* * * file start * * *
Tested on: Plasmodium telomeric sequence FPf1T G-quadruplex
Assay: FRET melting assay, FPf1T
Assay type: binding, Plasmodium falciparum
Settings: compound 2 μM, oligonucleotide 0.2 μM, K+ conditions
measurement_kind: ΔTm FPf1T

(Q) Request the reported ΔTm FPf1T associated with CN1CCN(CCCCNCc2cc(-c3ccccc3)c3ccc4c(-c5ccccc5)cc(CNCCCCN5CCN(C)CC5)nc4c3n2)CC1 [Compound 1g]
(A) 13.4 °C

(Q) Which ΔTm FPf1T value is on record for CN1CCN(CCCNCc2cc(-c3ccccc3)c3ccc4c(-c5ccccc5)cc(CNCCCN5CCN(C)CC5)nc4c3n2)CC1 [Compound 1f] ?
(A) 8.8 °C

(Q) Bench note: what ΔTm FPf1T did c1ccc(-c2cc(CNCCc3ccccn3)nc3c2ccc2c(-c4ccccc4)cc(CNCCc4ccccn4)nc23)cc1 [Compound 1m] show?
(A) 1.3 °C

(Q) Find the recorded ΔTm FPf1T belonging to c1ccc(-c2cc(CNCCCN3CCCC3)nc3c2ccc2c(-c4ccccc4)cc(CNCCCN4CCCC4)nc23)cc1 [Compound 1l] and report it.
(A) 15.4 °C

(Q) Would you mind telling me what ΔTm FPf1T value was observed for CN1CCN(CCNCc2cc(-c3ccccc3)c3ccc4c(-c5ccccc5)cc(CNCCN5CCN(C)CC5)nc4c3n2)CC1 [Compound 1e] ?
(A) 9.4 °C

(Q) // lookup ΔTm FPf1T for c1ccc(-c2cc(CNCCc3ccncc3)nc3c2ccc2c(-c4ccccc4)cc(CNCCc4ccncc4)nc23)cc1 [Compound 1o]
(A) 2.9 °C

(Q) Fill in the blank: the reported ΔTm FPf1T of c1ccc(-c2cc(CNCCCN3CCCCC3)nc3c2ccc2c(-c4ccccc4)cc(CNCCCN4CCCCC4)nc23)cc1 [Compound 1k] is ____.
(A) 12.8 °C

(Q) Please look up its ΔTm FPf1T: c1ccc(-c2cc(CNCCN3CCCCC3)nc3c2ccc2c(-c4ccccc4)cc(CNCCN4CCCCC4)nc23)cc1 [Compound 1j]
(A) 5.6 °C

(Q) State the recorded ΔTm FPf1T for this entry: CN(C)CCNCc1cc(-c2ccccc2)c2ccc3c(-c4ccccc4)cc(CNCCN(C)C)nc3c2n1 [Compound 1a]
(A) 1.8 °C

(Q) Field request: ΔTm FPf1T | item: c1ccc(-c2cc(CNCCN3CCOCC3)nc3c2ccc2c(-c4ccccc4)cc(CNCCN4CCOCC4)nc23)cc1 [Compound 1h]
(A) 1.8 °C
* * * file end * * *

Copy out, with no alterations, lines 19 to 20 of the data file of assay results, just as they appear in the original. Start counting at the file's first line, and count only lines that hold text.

(A) 12.8 °C

(Q) Please look up its ΔTm FPf1T: c1ccc(-c2cc(CNCCN3CCCCC3)nc3c2ccc2c(-c4ccccc4)cc(CNCCN4CCCCC4)nc23)cc1 [Compound 1j]